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APSR (Fracture repairs for Ship Structures) Rules, 2014

Over the past several decades, the industry has made significant advances in ship construction and repair in the areas of marine ship design, construction, personnel training, materials and equipment. These advances have not only improved the cost and time effectiveness of vessel construction and repair but, more importantly, helped ensure the safety of ships, people and the environment.

Marine ship design has improved over the years to make ship construction and repairs more cost-effective, and more reliable. For example, MARPOL 73/78 as amended required oil carriers to be fitted with double hulls or an alternative design to protect the environment when the outer hull is damaged. Similarly, high tensile steels are used in designs allowing for reductions in plate thickness. Use of aluminum alloy superstructures can provide increased passenger accommodation on the same draft or be used to lower the center of gravity and improve stability.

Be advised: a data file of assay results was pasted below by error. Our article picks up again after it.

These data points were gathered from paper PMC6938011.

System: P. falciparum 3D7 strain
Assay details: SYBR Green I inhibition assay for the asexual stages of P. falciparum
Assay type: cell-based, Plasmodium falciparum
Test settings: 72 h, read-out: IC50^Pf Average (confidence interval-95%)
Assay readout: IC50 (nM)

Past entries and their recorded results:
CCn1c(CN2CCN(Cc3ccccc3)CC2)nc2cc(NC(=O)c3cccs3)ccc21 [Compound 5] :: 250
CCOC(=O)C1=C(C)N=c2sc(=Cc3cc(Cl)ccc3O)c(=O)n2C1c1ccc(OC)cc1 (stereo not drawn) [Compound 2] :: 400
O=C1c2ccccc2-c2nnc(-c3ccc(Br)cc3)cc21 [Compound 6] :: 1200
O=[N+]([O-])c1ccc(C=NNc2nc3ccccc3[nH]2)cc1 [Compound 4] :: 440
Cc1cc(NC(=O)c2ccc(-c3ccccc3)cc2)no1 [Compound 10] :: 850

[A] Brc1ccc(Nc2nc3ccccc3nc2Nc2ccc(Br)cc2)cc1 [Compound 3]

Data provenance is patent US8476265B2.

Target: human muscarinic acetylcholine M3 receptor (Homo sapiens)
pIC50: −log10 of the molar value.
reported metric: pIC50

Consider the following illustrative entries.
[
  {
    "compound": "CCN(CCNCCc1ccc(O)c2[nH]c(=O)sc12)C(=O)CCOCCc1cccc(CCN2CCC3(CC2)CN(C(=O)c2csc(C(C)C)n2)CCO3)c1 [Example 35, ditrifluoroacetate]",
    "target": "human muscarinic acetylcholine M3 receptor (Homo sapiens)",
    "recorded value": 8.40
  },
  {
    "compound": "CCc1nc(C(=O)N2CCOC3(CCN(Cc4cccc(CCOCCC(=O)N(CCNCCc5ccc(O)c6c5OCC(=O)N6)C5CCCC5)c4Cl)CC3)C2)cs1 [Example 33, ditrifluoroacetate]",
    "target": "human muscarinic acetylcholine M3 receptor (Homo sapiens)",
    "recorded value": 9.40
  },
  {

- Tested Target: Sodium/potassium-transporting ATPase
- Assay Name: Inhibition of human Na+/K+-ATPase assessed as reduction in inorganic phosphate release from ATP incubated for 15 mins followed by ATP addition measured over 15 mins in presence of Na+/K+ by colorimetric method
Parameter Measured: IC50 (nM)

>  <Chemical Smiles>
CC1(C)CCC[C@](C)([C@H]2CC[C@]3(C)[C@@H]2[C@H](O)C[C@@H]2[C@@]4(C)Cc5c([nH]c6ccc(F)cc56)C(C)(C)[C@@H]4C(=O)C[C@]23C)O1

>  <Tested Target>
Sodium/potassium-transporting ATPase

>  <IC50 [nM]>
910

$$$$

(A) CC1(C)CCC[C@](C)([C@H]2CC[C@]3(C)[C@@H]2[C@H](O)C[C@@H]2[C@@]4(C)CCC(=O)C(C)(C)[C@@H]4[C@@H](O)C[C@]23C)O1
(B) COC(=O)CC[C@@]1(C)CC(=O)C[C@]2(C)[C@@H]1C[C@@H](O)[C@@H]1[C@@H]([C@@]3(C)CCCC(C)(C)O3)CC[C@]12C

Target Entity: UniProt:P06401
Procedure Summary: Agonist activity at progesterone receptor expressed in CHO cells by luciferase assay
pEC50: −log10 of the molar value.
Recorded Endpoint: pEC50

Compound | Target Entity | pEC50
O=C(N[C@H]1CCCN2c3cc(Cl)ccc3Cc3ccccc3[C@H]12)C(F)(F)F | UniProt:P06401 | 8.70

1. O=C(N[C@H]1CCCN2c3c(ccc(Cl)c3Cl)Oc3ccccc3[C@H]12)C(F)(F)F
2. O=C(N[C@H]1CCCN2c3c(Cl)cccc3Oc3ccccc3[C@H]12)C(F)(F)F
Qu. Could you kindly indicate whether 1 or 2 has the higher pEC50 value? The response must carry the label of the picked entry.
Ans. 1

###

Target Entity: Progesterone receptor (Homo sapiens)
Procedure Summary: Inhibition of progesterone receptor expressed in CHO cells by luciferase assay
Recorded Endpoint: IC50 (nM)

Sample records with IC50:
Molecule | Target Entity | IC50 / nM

In addition to ship design, training for personnel involved in the construction process is imperative to ensure quality control. In most cases, both Flag Administrations and Classification Societies now have stricter process inspection and testing requirements.

Technology in ship design has also been developing at a fast pace. New computer applications allow ship designers and approvers to significantly improve analyses of vessel designs by incorporating dynamic-based criteria for the scantlings, structural arrangements and details of ship structures.

APSR (Fracture repairs for Ship Structures) Rules, 2014